Raul Anthony ‘Ton’ Concepcion, President of Philippines-based refrigerator company Concepcion Durables Incorporated (CDI), believes there are hidden gems to be found in weaknesses. When the company first entered the refrigerator sector, Ton recalls hearing sentiments such as ‘Local manufacturing is dead’ and ‘How could you compete with China!’ but that didn’t stop him working hard to see it succeed.

“I always say our perceived weakness is our strength,” Ton tells The CEO Magazine. “And as a local company, we can be more flexible, more innovative, and can make decisions faster. To me, being Filipino is an advantage. I know the people. And being a family business is very important because you can think long-term and make strategic decisions while still being local.”

Raul Anthony ‘Ton’ Concepcion, President of Concepcion Durables
Raul Anthony ‘Ton’ Concepcion, President of Concepcion Durables

“I always say our weakness is our strength.”

CDI is a subsidiary of Concepcion Industrial Corporation (CIC), one of the largest air conditioner and refrigerator companies in the Philippines. The parent company was formed by Ton’s grandfather, Jose Concepcion Sr, but initially Ton had no plans to join the family business.“As the youngest, I’ve always wanted to blaze my own trail,” he says. “I’ve always wanted to own my own business.”

After completing his studies, Ton became an entrepreneur and set up several businesses including a Jollibee franchise – a popular Filipino quick service restaurant. But he says the obligation to the family was always there. “The age gap between my father and me is about 40 years,” Ton explains. “So when he asked me to join the company, he was already in his late sixties and I felt it was my duty to help him.”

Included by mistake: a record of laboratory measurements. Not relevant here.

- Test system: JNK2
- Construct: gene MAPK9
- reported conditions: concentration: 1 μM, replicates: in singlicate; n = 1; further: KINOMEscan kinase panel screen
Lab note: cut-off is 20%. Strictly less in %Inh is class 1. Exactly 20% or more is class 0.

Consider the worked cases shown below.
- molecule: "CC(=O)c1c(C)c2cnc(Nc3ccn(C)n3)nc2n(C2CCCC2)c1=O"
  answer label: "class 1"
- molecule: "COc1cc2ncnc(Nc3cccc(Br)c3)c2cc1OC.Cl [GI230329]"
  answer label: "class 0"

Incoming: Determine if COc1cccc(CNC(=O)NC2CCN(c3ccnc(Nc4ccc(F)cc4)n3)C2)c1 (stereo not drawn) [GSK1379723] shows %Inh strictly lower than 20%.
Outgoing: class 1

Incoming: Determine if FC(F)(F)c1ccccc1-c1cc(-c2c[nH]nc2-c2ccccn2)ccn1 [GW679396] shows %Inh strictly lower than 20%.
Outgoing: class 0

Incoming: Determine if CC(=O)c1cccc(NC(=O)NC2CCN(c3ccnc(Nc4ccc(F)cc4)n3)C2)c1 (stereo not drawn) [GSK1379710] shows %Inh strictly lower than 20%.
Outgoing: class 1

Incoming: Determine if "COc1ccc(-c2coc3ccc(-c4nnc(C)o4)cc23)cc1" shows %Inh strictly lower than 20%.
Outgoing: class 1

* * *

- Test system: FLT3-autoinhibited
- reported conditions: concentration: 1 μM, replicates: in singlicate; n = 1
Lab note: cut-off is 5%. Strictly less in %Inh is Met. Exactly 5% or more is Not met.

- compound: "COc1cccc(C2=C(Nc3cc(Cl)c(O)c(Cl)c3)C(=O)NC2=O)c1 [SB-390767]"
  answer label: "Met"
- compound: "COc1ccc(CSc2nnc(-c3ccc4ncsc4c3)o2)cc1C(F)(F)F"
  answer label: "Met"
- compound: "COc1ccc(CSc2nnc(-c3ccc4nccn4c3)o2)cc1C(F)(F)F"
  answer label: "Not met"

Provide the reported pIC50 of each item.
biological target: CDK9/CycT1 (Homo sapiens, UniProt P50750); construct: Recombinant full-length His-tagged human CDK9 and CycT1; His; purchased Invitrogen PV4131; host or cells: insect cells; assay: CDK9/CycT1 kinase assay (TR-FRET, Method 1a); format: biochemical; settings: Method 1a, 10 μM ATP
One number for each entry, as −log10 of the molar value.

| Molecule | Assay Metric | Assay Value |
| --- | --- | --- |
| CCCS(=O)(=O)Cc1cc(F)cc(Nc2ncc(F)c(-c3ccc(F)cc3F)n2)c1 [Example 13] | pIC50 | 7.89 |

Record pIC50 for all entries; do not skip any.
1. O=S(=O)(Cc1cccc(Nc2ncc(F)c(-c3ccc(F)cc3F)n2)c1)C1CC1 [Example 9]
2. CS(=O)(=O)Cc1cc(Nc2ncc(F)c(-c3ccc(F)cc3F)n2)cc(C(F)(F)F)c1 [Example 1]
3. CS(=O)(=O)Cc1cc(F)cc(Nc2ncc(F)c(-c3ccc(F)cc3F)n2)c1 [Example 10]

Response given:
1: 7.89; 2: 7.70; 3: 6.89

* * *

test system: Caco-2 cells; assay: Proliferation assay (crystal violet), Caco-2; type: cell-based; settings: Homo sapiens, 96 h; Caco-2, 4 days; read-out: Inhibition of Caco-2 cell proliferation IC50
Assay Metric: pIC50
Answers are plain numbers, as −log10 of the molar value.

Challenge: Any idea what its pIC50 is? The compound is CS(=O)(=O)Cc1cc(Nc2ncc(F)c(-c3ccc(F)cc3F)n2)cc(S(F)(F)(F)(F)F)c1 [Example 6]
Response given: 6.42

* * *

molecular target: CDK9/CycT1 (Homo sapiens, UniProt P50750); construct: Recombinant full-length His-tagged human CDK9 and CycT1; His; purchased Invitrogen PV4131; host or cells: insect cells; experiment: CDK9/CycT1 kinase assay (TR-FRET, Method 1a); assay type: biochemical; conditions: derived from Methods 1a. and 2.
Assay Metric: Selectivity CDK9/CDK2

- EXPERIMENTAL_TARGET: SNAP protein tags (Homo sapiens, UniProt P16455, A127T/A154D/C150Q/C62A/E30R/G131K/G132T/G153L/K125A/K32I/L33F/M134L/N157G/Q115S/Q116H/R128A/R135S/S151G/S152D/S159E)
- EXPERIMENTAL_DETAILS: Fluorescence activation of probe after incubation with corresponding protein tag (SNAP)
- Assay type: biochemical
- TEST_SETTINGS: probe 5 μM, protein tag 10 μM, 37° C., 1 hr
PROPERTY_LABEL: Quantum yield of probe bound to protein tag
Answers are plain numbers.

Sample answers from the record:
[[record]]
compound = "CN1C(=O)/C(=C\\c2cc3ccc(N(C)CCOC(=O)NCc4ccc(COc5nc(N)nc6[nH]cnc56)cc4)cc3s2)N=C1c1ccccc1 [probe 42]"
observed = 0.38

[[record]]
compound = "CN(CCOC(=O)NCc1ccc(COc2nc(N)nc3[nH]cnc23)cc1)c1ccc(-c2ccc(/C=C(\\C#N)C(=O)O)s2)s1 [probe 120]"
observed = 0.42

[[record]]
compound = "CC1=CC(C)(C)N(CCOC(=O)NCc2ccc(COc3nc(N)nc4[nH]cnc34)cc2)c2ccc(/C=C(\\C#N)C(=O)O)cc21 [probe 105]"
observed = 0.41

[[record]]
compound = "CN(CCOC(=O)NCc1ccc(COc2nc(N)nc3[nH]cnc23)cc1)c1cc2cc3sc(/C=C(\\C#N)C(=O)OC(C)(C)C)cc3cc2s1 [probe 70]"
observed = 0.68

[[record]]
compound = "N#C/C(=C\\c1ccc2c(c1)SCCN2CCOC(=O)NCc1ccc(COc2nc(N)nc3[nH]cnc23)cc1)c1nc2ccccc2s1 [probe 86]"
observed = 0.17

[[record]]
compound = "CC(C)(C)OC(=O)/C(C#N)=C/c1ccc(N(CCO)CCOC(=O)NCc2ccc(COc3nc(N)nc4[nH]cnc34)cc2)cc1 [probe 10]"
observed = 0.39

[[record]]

Fast facts:

Ton Concepcion describes what it means to be a good leader:

“I used to be the superhero president before – the guy who saved the company. Now I have to be the coach. I need to get other superheroes to do what I did and make sure I have that group of leaders. Sometimes it’s hard to be the coach when you still want to shoot the ball. That’s not just for me, but for all my people. I have to keep reminding them, ‘If you don't transfer to this role, how can we reach PHP8 billion in revenue?’”

Around the time of his father Raul’s request, US company United Technologies Corporation entered a joint venture with Concepcion Industries, forming the Concepcion Carrier Air Conditioner Company (CCAC). This was where most of the resources from Concepcion Industries went. “My brother Jojo and all the top executives went to CCAC,” Ton says. “So what was left in the parent company were the refrigerators.” Thus, CDI was born.

Making the impossible possible

With the joint venture underway, CDI was “deeply in the red” and, despite Ton’s reluctance, he decided to help his father. He chose to see the business as an opportunity. “I really love challenges,” he muses. “I’m an entrepreneur at heart and I like making the impossible possible.”

Ton joined the struggling business with his cousin Renna Hechanova-Angeles and together with his father, they managed to turn the company around. “In 10 years, we increased our sales almost 10 times,” says Ton. “From 50,000 units, we now make almost 400,000 units. Our revenues were PHP500 million then and now they’re PHP5 billion.”